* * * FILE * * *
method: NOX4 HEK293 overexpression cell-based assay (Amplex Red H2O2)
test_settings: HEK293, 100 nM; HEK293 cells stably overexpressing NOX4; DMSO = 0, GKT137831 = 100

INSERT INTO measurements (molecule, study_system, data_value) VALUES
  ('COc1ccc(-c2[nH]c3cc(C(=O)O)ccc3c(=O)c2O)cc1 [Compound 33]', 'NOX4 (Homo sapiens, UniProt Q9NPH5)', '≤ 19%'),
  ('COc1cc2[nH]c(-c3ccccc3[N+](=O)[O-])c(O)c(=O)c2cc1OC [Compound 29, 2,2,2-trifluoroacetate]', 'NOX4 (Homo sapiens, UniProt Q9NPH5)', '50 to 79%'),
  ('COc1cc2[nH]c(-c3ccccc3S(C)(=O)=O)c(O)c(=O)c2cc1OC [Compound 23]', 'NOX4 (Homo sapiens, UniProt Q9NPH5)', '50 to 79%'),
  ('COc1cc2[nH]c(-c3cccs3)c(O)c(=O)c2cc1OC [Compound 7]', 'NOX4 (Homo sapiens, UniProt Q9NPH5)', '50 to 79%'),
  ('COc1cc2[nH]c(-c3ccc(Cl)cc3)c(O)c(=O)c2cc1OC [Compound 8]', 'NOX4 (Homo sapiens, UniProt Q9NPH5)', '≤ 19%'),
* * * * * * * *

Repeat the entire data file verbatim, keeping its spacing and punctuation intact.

method: NOX4 HEK293 overexpression cell-based assay (Amplex Red H2O2)
test_settings: HEK293, 100 nM; HEK293 cells stably overexpressing NOX4; DMSO = 0, GKT137831 = 100

INSERT INTO measurements (molecule, study_system, data_value) VALUES
  ('COc1ccc(-c2[nH]c3cc(C(=O)O)ccc3c(=O)c2O)cc1 [Compound 33]', 'NOX4 (Homo sapiens, UniProt Q9NPH5)', '≤ 19%'),
  ('COc1cc2[nH]c(-c3ccccc3[N+](=O)[O-])c(O)c(=O)c2cc1OC [Compound 29, 2,2,2-trifluoroacetate]', 'NOX4 (Homo sapiens, UniProt Q9NPH5)', '50 to 79%'),
  ('COc1cc2[nH]c(-c3ccccc3S(C)(=O)=O)c(O)c(=O)c2cc1OC [Compound 23]', 'NOX4 (Homo sapiens, UniProt Q9NPH5)', '50 to 79%'),
  ('COc1cc2[nH]c(-c3cccs3)c(O)c(=O)c2cc1OC [Compound 7]', 'NOX4 (Homo sapiens, UniProt Q9NPH5)', '50 to 79%'),
  ('COc1cc2[nH]c(-c3ccc(Cl)cc3)c(O)c(=O)c2cc1OC [Compound 8]', 'NOX4 (Homo sapiens, UniProt Q9NPH5)', '≤ 19%'),